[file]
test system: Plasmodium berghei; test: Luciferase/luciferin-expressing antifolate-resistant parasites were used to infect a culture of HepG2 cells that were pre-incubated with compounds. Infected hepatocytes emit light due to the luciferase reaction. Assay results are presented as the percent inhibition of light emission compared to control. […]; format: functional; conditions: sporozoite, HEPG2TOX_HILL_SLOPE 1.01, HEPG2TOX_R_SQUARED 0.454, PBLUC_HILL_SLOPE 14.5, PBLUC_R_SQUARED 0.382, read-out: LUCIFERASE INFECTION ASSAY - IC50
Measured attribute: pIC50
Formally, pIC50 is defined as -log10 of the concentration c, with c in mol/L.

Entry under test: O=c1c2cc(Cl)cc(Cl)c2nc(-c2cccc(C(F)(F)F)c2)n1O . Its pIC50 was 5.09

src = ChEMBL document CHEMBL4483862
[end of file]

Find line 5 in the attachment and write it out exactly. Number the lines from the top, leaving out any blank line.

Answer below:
src = ChEMBL document CHEMBL4483862